Date: 2002-01-29 11:35:32
>>>>> "David" == David Abrahams <david.abrahams_at_[hidden]> writes:
David> ----- Original Message -----
David> From: <nbecker_at_[hidden]>
>> I was hoping to find a simpler example. One thing not clear to me is
>> the first template parameter T. It says "operand type". In the
>> example, it is set to "test_iter<T,R,P>", which is a self-reference.
>> I'm confused.
David> The iterator helpers use the same idiom as the rest of the operators library
David> templates: the first parameter is the type to which you are adding the
David> operator functionality, i.e. the derived class. Don't worry; it's correct
David> and it works.
David> FWIW, most people find the iterator helpers aren't that useful
David> now that we
David> have the iterator adaptor library. It does a lot more to
David> automate the job of
David> making correct and useful iterators.
>> I'll have a look. I thought the adaptors were, well, adaptors. In
>> this case, I'm not adapting an existing iterator, but making a new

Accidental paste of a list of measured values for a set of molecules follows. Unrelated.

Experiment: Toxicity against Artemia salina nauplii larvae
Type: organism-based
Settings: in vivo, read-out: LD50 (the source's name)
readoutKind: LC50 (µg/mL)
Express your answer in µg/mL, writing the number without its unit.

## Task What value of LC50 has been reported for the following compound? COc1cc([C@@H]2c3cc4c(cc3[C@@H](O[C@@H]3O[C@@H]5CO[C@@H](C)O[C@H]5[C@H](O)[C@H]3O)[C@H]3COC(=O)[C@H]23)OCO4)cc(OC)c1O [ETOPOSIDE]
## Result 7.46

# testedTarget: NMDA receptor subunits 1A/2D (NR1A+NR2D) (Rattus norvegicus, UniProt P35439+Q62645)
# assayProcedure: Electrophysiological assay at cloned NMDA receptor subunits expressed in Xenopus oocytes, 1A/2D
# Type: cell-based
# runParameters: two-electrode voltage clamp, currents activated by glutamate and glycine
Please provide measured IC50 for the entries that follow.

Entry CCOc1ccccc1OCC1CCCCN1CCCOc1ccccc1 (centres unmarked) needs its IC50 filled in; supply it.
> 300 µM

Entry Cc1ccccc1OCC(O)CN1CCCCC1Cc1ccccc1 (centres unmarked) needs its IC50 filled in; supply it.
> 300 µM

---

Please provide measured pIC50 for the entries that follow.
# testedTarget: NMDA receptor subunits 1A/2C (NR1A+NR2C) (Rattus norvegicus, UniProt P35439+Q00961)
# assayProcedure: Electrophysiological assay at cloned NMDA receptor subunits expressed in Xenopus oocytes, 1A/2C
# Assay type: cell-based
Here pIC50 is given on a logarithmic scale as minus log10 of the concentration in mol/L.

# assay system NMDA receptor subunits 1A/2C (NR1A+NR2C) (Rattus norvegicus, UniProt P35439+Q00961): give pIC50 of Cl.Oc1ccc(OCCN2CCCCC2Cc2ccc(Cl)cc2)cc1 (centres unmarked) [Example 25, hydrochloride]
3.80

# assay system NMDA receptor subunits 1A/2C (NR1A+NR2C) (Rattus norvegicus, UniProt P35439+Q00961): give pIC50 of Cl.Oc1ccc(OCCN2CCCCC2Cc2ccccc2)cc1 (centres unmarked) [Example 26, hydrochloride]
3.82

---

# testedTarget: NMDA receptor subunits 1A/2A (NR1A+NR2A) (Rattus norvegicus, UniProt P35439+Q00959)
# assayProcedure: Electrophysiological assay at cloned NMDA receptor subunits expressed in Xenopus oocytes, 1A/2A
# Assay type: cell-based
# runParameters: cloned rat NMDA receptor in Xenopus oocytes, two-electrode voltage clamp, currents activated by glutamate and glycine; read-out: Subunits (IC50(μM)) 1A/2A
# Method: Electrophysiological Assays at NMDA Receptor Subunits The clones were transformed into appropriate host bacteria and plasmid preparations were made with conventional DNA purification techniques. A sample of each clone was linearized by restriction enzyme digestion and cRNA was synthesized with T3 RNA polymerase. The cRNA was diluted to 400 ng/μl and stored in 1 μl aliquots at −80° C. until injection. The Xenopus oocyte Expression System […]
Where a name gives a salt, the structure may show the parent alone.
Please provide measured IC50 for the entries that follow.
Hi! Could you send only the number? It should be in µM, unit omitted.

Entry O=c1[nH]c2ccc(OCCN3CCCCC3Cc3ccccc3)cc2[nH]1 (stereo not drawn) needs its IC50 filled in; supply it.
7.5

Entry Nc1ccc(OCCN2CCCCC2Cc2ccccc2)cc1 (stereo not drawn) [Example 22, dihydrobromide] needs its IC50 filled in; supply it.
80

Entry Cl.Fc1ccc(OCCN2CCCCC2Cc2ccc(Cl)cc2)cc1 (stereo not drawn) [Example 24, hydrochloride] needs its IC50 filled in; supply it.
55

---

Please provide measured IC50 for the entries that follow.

>> one, so I didn't think that the adaptors were applicable.
David> You can adapt anything; it doesn't have to be an iterator. Your iterator has
David> some state data, right? Just adapt that.
Depends what you mean by "adapt". If by "adapt x" you mean "x is the
first parameter to iterator_adaptor", then I believe x has to be an
iterator. You can't directly adapt a container, for example. You can
adapt the container's iterator.
I guess if you want to adapt the container, you have to do it in 2
steps. First adapt the container's iterator, then make an object that
uses that adapted iterator.
Boost list run by bdawes at acm.org, gregod at cs.rpi.edu, cpdaniel at pacbell.net, john at johnmaddock.co.uk